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Levenson, E. (1985). Chapter 4: The Interpersonal (Sullivanian) Model. Models of the Mind: Their Relationships to Clinical Work, 49-67.

Levenson, E. (1985). Chapter 4: The Interpersonal (Sullivanian) Model. Models of the Mind: Their Relationships to Clinical Work , 49-67

Chapter 4: The Interpersonal (Sullivanian) Model Book Information Previous Up Next

Edgar Levenson, M.D.

The French poet, Paul Valéry (1956), said that the artist of modern sensibility must spend his time trying to see what is visible, and, more important, trying not to see what is invisible. Philosophers, he said (and he might well have added, psychoanalysts) pay a high price for striving to achieve the opposite. To the extent that one can encompass an entire psychoanalytic posture within a brief presentation, this might be said to be the essence of interpersonal psychoanalysis. The data of psychoanalysis is, first and foremost, what can be observed: the patient in his reported interactions with others, past and present; and the patient's interactions with the therapist as they can be directly observed in the therapy relationship. Dreams, fantasies, free associations, slips are in no sense disregarded, but they are seen as efforts the patient is making, through imagery and imagination, to grapple with and comprehend experience. However distorted or caricatured it might appear to be, fantasy is considered more the reflection of poorly comprehended real-life interpersonal experience than the emergence from the depths of solipsistic, primitive impulses.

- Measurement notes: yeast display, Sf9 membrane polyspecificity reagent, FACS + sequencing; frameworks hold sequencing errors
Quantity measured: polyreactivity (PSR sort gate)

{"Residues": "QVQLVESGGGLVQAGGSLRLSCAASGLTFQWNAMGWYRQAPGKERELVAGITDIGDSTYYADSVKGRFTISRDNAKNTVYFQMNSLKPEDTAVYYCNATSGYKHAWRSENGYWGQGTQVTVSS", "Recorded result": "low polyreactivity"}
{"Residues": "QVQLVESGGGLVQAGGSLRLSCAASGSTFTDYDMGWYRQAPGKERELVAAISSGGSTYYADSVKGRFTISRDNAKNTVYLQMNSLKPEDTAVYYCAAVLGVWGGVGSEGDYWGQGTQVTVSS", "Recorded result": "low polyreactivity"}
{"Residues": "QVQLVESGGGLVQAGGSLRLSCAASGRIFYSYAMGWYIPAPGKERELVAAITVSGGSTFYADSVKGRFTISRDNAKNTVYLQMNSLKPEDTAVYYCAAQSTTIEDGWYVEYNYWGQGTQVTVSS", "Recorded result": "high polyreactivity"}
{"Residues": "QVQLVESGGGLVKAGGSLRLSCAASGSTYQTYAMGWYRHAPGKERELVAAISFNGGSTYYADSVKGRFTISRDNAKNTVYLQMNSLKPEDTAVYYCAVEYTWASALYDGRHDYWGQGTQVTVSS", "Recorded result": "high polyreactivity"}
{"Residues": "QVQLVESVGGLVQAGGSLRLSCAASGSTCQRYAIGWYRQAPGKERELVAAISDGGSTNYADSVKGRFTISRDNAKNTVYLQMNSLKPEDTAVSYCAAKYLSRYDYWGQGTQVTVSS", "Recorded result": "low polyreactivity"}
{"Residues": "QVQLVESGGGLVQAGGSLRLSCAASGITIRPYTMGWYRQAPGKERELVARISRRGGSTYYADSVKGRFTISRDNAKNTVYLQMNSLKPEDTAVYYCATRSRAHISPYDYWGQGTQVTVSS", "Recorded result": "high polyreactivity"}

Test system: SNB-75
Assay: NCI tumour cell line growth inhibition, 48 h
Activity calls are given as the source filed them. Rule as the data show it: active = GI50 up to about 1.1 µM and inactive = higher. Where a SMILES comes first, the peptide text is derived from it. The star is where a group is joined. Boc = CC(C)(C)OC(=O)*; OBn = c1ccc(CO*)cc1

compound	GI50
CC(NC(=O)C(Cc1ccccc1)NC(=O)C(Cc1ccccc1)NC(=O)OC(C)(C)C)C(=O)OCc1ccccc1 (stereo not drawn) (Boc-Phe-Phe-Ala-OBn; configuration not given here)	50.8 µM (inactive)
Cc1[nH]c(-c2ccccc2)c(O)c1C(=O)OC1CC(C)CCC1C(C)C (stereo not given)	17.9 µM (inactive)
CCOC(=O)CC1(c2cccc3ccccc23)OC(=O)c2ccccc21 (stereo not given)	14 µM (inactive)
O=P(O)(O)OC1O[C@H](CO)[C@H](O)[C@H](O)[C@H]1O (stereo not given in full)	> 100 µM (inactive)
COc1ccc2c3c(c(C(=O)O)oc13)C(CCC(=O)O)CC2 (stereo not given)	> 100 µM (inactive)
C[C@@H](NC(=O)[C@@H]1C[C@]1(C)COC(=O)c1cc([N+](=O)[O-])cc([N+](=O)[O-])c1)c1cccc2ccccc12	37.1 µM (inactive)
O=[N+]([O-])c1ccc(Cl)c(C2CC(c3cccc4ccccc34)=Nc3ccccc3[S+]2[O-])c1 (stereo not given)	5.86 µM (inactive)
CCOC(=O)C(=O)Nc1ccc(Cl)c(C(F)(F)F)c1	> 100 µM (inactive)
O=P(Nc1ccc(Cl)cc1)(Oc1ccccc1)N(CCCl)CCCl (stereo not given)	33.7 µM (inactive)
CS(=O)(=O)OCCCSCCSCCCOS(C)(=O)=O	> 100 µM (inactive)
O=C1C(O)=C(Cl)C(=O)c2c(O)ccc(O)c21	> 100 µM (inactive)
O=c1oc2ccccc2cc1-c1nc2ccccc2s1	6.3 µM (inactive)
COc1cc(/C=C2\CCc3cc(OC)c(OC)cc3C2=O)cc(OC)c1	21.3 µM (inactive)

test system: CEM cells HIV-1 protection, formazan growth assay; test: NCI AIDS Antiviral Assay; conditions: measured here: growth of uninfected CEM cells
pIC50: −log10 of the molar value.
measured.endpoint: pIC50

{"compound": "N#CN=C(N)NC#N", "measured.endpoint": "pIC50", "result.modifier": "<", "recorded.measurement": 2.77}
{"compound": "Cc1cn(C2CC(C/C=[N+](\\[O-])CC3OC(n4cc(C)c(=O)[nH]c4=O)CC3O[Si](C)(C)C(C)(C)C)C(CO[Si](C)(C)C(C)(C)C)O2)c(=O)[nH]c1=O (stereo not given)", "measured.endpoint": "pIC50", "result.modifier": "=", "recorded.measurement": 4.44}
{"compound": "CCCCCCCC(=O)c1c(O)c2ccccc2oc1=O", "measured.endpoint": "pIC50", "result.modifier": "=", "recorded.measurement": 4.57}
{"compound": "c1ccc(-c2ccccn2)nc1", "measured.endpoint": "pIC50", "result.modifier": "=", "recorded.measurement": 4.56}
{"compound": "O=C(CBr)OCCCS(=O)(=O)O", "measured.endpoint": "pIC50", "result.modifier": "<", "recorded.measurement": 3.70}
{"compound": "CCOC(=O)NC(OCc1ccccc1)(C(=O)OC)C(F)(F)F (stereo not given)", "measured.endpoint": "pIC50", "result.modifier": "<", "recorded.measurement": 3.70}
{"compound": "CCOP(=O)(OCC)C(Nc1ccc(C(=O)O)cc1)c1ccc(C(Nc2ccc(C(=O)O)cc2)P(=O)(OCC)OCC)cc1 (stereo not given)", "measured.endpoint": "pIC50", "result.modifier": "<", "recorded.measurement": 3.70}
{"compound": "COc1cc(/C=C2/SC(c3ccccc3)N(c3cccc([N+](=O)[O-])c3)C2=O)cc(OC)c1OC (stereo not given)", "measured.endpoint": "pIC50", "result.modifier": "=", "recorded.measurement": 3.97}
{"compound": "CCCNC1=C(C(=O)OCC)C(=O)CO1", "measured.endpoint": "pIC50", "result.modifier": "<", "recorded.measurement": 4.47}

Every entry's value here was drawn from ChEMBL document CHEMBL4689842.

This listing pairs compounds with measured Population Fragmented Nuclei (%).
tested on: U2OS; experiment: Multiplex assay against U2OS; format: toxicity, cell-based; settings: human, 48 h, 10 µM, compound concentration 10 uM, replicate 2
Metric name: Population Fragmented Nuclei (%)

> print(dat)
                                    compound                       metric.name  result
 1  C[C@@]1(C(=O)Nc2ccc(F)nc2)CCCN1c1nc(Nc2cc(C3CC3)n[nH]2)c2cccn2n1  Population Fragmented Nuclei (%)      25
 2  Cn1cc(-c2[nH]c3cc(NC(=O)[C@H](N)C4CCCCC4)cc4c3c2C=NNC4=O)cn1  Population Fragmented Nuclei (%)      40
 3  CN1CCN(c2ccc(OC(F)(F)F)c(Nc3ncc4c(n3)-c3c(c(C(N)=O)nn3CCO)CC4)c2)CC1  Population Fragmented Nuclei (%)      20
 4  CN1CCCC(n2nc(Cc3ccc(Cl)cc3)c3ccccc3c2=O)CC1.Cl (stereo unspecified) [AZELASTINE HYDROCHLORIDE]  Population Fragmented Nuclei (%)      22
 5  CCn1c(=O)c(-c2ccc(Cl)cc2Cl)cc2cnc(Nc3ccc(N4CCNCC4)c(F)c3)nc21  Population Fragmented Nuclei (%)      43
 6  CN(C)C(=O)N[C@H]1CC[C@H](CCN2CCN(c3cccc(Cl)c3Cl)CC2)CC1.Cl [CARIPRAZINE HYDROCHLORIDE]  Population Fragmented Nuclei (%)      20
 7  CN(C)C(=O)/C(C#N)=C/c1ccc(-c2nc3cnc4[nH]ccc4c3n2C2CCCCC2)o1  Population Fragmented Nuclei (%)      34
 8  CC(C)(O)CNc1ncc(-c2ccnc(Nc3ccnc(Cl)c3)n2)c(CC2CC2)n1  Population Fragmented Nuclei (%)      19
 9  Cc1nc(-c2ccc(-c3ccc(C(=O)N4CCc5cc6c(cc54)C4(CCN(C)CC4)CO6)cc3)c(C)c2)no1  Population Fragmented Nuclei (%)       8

Sullivan (1956) said that “no one has grave difficulties in living if he has a very good grasp of what is happening to him.” He felt that vital interactions between the patient and significant other people were “selectively inattended”; that is, scrupulously

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